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Love the Smell of a Cup o' Joe? Here's What That Reveals About You

may 20, 2019 By drugs
Tag: Caffeine , Coffee , addict , odor

Java junkies can sniff out even tiny amounts of coffee, and the more they drink, the better they can smell it, British researchers say.

It's a discovery with powerful implications for treating people addicted to substances with a distinct smell.

"The higher the caffeine use, the quicker a person recognized the odor of coffee," said study leader Lorenzo Stafford. He is an olfactory expert at the University of Portsmouth, in England.

Not only could the regular coffee drinkers among the more than 90 volunteers quickly detect the aroma of a heavily diluted coffee chemical, their ability to do so increased with their level of craving, the findings showed.

"The more they desired caffeine, the better their sense of smell for coffee," Stafford said in a university news release.

It's the first evidence that java junkies are more sensitive to the smell of coffee, according to the study published recently in the journal Experimental and Clinical Psychopharmacology.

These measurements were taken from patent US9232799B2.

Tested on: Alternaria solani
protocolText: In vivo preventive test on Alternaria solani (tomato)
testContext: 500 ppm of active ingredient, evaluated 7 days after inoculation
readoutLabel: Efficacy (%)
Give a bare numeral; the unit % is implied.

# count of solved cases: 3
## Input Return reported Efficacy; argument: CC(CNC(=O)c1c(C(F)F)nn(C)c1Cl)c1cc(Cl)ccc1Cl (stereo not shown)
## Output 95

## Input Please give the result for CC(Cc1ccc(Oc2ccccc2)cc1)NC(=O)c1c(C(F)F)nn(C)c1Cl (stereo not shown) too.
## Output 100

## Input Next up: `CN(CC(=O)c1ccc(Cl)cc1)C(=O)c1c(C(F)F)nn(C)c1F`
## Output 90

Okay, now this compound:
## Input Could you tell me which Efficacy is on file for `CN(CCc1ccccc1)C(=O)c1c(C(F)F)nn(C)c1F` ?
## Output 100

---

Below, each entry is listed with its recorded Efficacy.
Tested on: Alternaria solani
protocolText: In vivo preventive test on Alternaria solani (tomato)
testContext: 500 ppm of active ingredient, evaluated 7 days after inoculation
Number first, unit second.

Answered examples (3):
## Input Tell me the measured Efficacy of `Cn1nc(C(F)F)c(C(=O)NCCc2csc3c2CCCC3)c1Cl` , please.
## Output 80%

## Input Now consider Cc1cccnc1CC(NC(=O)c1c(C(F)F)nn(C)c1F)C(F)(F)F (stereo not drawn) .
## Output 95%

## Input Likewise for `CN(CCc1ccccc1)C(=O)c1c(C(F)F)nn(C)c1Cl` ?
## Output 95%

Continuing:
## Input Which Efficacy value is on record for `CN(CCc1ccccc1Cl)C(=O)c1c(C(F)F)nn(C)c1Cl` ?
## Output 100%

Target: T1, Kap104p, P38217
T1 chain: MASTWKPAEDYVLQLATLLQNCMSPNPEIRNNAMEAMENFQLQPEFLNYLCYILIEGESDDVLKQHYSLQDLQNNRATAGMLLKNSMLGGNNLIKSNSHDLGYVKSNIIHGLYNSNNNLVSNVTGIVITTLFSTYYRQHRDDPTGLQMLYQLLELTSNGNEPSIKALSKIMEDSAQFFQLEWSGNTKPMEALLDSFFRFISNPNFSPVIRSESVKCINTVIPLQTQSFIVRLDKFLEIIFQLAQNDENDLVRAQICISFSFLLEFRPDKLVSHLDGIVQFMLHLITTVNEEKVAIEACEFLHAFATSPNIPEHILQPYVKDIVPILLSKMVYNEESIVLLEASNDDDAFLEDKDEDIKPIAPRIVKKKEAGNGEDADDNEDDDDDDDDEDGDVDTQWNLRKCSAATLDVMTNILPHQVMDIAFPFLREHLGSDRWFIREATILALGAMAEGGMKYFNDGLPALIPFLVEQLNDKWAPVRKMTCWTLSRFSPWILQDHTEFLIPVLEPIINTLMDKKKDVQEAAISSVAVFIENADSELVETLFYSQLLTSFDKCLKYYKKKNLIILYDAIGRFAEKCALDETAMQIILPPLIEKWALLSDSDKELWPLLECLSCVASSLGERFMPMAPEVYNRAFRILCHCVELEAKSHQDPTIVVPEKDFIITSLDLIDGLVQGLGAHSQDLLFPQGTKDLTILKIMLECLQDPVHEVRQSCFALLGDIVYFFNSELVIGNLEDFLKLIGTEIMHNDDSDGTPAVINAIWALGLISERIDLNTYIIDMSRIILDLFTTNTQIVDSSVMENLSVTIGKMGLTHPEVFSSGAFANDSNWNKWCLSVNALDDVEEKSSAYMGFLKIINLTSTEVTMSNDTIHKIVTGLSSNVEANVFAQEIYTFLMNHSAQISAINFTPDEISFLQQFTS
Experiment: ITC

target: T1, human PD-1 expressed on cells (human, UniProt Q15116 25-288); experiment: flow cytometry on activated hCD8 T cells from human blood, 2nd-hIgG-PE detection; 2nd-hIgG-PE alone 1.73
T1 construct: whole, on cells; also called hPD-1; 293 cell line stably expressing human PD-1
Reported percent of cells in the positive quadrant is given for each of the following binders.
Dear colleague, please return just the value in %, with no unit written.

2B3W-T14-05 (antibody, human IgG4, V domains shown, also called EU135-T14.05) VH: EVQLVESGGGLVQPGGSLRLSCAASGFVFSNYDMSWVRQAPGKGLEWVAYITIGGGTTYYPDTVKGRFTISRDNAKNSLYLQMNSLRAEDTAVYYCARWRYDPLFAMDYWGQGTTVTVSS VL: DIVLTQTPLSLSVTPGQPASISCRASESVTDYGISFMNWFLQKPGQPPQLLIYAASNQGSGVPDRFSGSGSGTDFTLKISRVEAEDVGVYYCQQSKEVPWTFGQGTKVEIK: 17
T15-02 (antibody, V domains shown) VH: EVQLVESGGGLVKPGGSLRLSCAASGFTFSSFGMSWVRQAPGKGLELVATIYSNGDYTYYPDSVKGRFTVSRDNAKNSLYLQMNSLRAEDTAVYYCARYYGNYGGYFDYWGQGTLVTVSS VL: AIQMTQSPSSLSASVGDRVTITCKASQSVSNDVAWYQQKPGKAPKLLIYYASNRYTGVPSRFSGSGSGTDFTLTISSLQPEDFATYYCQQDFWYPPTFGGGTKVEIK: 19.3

Researchers had wondered if coffee drinkers and non-drinkers responded differently to the smell, and whether cravings might be related to an increased ability to detect it.

Describing caffeine as the "most widely consumed psychoactive drug," Stafford said the findings suggest that changes in the ability to detect smells could be a useful index of drug dependency.

The study authors said their work could lead to new methods of aversion therapy to treat addiction to substances with a distinct smell, such as tobacco and marijuana.

"We have known for some time that drug cues (for example, the smell of alcohol) can trigger craving in users, but here we show with a mildly addictive drug, that craving might be linked to an increased ability to detect that substance," Stafford explained.

Previous research revealed that people who were trained to associate an odor with something unpleasant later showed greater dislike of that odor. That suggests a possible model for conditioned odor aversion, the researchers said.

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